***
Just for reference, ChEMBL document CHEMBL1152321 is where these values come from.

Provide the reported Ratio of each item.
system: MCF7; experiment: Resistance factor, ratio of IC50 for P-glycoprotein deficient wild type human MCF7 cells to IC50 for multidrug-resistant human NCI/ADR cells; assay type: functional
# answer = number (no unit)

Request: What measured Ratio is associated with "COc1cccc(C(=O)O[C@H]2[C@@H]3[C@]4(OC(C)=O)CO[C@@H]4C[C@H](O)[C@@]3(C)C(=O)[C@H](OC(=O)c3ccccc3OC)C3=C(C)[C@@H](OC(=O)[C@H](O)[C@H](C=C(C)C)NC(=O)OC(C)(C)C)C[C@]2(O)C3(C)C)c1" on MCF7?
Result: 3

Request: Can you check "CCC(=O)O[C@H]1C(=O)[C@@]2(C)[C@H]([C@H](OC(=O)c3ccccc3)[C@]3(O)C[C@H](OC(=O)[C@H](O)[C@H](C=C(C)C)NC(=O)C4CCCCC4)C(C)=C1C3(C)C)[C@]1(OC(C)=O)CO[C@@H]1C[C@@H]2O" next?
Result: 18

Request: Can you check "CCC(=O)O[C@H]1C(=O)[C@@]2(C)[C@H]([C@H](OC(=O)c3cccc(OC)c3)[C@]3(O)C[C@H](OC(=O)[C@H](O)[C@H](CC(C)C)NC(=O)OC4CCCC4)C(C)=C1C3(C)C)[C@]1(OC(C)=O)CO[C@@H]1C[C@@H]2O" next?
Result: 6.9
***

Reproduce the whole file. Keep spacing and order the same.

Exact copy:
Just for reference, ChEMBL document CHEMBL1152321 is where these values come from.

Provide the reported Ratio of each item.
system: MCF7; experiment: Resistance factor, ratio of IC50 for P-glycoprotein deficient wild type human MCF7 cells to IC50 for multidrug-resistant human NCI/ADR cells; assay type: functional
# answer = number (no unit)

Request: What measured Ratio is associated with "COc1cccc(C(=O)O[C@H]2[C@@H]3[C@]4(OC(C)=O)CO[C@@H]4C[C@H](O)[C@@]3(C)C(=O)[C@H](OC(=O)c3ccccc3OC)C3=C(C)[C@@H](OC(=O)[C@H](O)[C@H](C=C(C)C)NC(=O)OC(C)(C)C)C[C@]2(O)C3(C)C)c1" on MCF7?
Result: 3

Request: Can you check "CCC(=O)O[C@H]1C(=O)[C@@]2(C)[C@H]([C@H](OC(=O)c3ccccc3)[C@]3(O)C[C@H](OC(=O)[C@H](O)[C@H](C=C(C)C)NC(=O)C4CCCCC4)C(C)=C1C3(C)C)[C@]1(OC(C)=O)CO[C@@H]1C[C@@H]2O" next?
Result: 18

Request: Can you check "CCC(=O)O[C@H]1C(=O)[C@@]2(C)[C@H]([C@H](OC(=O)c3cccc(OC)c3)[C@]3(O)C[C@H](OC(=O)[C@H](O)[C@H](CC(C)C)NC(=O)OC4CCCC4)C(C)=C1C3(C)C)[C@]1(OC(C)=O)CO[C@@H]1C[C@@H]2O" next?
Result: 6.9